London (AFP) – London erupted in delight on Sunday, with football fans turning Trafalgar Square into a giant party and some even diving into its famous fountains to celebrate England women winning Euro 2022.

More than 87,000 packed out Wembley Stadium, a new high for a final at either the men’s or women’s European Championship, while another 7,000 descended on Trafalgar Square, where the game was shown on two giant screens, to support the Lionesses against Germany.

Watched on, appropriately, by the square’s four famous lion statues, the fans rode a rollercoaster of emotions as England scored first, were pegged back, before finally triumphing in extra time.

“I think they’re wonderful,” Maggie Maybury, 67, from London, told AFP at the fan zone.

“Everyone’s going to love them. They will just be the darlings. It’s going to be good for women’s sports.”

The 2-1 win secured England women’s team their first ever major trophy.

Kirsty Carey, 33, from London, said the history-making players were “a true inspiration for young girls all over the country.

“It is a huge, huge stepping stone for English football, women’s football,” she told AFP.   

The competition has caught the imagination of young and old, boy and girl, with everyone from Queen Elizabeth II to Prime Minister Boris Johnson saying they hoped the triumph would be the springboard for young girls to take up the sport.

“They’re a fantastic example for my two daughters,” Luke Ederson, a father of a 2-year-old and 6-year-old, from Yorkshire, northern England, told AFP.

– ‘Summer of memories’ –

Fans brought colour to the capital hours before kick off, both around the stadium and in the city centre.

Those lucky enough to have tickets packed tube trains leading to Wembley Stadium, chanting “it’s coming home” and “we’re the famous Lionesses and we’re off to Wembley”.

Three hours before the 5:00 pm (1600 GMT) kick-off, Wembley Way was already a sea of red and white, with many supporters sporting the St George’s cross on their cheeks.

The family-friendly atmosphere around the famous stadium was in stark contrast to last year’s men’s final at the same venue between England and Italy, when thousands of alcohol-fuelled fans forced their way into the ground without tickets.

A strict no alcohol zone on Wembley Way was imposed to prevent similar scenes, but the child-heavy presence meant a repeat always seemed highly unlikely.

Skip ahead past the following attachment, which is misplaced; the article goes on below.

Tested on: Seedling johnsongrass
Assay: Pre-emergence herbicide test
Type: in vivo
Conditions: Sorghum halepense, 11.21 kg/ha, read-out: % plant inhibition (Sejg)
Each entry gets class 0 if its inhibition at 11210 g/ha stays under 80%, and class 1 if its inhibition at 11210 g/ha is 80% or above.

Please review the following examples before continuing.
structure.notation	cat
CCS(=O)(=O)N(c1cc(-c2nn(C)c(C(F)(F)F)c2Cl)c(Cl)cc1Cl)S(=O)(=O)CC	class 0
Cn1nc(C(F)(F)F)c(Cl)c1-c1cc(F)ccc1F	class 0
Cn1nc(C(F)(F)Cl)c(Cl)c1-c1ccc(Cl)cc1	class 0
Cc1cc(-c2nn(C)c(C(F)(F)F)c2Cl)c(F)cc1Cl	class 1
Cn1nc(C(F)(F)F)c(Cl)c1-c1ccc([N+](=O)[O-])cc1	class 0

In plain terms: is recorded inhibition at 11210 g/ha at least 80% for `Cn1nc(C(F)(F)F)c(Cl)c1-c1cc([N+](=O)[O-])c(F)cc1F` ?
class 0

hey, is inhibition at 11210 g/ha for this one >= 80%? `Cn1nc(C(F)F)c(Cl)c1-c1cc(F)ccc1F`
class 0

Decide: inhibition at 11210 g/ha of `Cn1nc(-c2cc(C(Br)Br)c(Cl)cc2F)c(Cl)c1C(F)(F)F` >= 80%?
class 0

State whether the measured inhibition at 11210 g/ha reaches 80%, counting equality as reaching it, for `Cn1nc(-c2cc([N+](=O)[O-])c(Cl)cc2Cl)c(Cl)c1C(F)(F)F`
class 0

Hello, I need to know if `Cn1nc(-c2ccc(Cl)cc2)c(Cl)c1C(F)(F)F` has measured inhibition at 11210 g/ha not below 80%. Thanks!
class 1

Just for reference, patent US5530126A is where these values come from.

Over half a million spectators attended matches, an average of more than 16,000 per match and more than double the total for the 2017 competition, which itself set a new record.

As well as increased media coverage, the games benefitted from relatively cheap tickets, attracting families that perhaps could not afford to attend men’s matches.

As a result, the stadiums rung to a different sound, with many families and children filling the stands. 

“It’s a lot more fun for families rather than the men’s games. It’d be a lot more territorial, more hassle,” said Scott Sharpe, 35, who travelled from Leeds in northern England with his children Olivia, 9, and Lukas, 5. 

The Lionesses’ impressive run to the final, which saw them thrash Norway 8-0 in the group stage and Sweden 4-0 in the semi-final, drew huge television audiences and best-wishes from sports stars, celebrities and leaders.

The team had “already created a summer of fantastic memories for millions of us,” Prime Minister Boris Johnson wrote before kick-off.

“You can see it in the sold-out stadia, in the packed fan zones, in the small children dancing wildly to Sweet Caroline and the TV viewing figures that have seen records crumbling almost as comprehensively as Sweden’s defence did in the semi-final,” he added. 

That semi-final was watched by an average of 7.9 million viewers, a figure that was almost certainly exceeded on Sunday.